Lee highlights the significant institutional barriers to turning one’s campaign promises into tangible results once elected. He will get no objection from me on that front.
But I want to ensure that no one interprets Lee’s post as suggesting that campaign promises are “cheap talk” — that is, stuff that candidates say to get elected, without any commitment to following through. Lee’s examples, such as “read my lips: no new taxes,” are good ones, but for every apparently broken promise, there’s a promise kept. Let’s take President Bush. He emphasized education throughout his campaign, and gave us No Child Left Behind. The wisdom of that legislation is hotly debated, but no one can claim that Bush promised to try to improve education and then did nothing about it. In fact, I’d even give Bush a pass on nation-building. By all accounts, he began the Iraq War with no concrete plans for nation-building, and has taken up nation-building only after events on the ground made it necessary.
A working paper by Tracy Sulkin — which, coincidentally, David discussed earlier this week — is relevant here. I’ll elaborate a bit on what she finds, simplifying a bit for brevity’s sake. Tracy looks at the campaign advertising of 391 House candidates in 1998-2002. Using these data, she measures whether candidates discussed various issues. Then she determined whether these candidates took action once in office, e.g., by introducing or co-sponsoring a bill on those issues. (The bills data come from this project, headed by Scott Adler and John Wilkerson.)
Ultimately, she finds significant correlations between discussing an issue and taking action on that issue. This is not a causal argument — in the sense that campaign promises lead to further action. These candidates’ campaign and legislative agendas reflect their past activity and characteristics of their constituency. But, from the voter’s perspective, the correlation is more than enough. The candidates’ campaign rhetoric credibly signal their priorities once in office.
Of course, none of this contradicts Lee’s point about institutional hurdles. For members of Congress, those hurdles are obvious: they can introduce all the bills they want, but much else must happen for any bill to become law. Thus, any voter’s expectations should be tempered. But that doesn’t mean they should regard campaign promises regarding policy as empty rhetoric.
So why, then, regard Obama’s rhetoric regarding the political process with more skepticism? Couldn’t he make good on his promise of “change” in an equivalent way? That is less likely, for the simple reason that changing policy is easier than changing process. It is often possible to cobble together a minimum winning coalition to change policy. Legislators also have an electoral interest in making tangible progress on the problems of the day, or in opposing “progress” if they believe they can credibly argue that it is a bad idea.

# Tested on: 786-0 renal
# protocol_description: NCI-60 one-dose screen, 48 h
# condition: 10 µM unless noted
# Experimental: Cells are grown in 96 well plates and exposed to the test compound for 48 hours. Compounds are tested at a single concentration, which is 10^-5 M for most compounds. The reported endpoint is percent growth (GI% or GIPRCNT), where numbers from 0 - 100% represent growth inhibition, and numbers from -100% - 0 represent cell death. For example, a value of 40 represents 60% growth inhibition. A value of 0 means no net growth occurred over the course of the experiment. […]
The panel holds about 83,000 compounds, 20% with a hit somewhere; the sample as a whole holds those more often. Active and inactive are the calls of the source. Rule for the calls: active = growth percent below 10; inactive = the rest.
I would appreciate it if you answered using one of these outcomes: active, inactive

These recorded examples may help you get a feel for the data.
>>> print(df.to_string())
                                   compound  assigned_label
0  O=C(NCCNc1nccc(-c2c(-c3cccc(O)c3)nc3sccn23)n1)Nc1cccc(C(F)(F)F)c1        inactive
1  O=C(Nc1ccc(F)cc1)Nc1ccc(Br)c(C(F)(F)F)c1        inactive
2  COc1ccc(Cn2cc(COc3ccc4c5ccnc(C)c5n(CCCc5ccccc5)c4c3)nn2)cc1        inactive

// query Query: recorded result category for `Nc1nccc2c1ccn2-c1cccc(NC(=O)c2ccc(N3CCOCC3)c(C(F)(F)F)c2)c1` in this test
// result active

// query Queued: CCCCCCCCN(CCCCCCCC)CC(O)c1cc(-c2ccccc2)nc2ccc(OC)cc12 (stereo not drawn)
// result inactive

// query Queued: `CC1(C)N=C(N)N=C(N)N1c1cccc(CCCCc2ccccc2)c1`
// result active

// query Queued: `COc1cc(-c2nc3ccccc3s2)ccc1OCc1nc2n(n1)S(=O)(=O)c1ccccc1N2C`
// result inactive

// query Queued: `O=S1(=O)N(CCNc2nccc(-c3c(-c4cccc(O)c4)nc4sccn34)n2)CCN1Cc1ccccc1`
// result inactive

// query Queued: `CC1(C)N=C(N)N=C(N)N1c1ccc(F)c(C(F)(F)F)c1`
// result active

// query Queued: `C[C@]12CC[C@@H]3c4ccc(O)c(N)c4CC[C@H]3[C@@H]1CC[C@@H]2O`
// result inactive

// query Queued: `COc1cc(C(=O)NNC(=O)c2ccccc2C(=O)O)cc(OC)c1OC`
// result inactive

But changing the process depends on changing the actors themselves or at least the fundamental ways in which actors do business. While legislators and other interest groups may disagree on the course of policy, they often have a shared interest in the institutional status quo — or at least in those aspects of institutions that a president could foreseeably affect. (Obviously, the minority party in Congress doesn’t like aspects of the status quo, but no president can make the majority party govern in a more inclusive fashion.)
If Obama fails to deliver on this promise of “change,” would it matter? Would it even hurt his chances for reelection, were he to be elected in 2008? Matt Jarvis asks these questions in a comment to my first post. I’ll hoist my reply here. In short, the answer is no. The public doesn’t like politics, but political reform is rarely a salient issue. You would think, for example, that with all of the public’s mistrust of money in politics, campaign finance reform would breeze through Congress. But McCain-Feingold was years in the making, in part because the public cares more about issues like the economy and in fact stops short of major reforms such as full-fledged public financing of campaigns.
So, in 2012, an incumbent President Obama need not be worried if the Washington game looks pretty much the same as it did before. This is perhaps the ultimate irony: the aspect of Obama’s campaign rhetoric that seems particularly appealing to his supporters is the aspect for which he will be least accountable were he elected.